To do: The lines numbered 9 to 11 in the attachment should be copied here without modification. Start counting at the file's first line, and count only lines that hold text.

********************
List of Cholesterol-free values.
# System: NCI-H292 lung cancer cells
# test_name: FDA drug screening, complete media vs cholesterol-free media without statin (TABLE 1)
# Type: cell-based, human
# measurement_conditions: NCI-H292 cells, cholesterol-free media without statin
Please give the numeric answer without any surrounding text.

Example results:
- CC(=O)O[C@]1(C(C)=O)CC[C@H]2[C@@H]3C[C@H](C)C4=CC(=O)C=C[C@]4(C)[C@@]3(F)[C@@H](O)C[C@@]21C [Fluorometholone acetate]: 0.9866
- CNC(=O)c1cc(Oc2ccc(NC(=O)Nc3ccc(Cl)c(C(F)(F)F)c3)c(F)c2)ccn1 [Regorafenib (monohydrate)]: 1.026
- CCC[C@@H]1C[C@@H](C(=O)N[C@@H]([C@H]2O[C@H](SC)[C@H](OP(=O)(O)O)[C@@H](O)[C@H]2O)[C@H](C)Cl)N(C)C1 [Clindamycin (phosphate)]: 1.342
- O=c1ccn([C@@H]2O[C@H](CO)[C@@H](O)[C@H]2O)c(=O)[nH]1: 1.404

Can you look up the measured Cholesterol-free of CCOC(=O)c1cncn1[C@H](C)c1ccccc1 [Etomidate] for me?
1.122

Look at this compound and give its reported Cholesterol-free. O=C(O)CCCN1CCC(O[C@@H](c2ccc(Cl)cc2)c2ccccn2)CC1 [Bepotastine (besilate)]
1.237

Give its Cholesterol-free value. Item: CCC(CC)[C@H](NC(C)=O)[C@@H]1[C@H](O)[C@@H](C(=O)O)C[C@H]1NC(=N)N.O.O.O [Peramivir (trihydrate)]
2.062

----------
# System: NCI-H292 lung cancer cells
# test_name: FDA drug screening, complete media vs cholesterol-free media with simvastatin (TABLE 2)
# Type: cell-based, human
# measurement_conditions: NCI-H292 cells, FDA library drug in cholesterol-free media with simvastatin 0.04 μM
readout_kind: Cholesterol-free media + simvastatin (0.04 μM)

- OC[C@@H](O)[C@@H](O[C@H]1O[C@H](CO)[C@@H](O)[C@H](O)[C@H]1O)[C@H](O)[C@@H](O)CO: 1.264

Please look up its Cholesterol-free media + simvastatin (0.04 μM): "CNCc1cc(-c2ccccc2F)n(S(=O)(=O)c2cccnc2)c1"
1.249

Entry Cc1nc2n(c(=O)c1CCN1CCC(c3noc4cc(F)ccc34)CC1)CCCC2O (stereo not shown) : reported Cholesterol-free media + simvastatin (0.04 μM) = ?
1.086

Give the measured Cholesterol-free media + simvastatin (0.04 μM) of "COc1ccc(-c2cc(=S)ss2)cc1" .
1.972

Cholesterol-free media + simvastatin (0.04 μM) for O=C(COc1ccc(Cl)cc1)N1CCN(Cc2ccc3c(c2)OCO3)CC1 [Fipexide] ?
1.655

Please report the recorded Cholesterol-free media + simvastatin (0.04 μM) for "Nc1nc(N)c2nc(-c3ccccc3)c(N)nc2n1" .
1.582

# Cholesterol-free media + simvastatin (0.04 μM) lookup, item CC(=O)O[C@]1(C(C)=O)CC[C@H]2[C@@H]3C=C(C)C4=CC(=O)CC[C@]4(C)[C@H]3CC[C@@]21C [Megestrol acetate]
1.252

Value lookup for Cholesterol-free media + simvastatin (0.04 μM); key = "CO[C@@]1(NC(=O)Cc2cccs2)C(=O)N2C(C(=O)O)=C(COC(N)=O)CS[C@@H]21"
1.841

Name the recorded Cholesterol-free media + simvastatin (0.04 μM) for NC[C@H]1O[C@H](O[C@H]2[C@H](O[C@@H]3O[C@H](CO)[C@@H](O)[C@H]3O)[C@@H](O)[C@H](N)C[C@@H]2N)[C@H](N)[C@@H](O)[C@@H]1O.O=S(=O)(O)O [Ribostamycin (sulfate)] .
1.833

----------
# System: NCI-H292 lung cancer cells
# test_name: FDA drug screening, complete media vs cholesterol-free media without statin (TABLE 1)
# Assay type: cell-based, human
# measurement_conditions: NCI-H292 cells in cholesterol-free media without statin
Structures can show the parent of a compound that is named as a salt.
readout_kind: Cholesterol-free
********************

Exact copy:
- CNC(=O)c1cc(Oc2ccc(NC(=O)Nc3ccc(Cl)c(C(F)(F)F)c3)c(F)c2)ccn1 [Regorafenib (monohydrate)]: 1.026
- CCC[C@@H]1C[C@@H](C(=O)N[C@@H]([C@H]2O[C@H](SC)[C@H](OP(=O)(O)O)[C@@H](O)[C@H]2O)[C@H](C)Cl)N(C)C1 [Clindamycin (phosphate)]: 1.342
- O=c1ccn([C@@H]2O[C@H](CO)[C@@H](O)[C@H]2O)c(=O)[nH]1: 1.404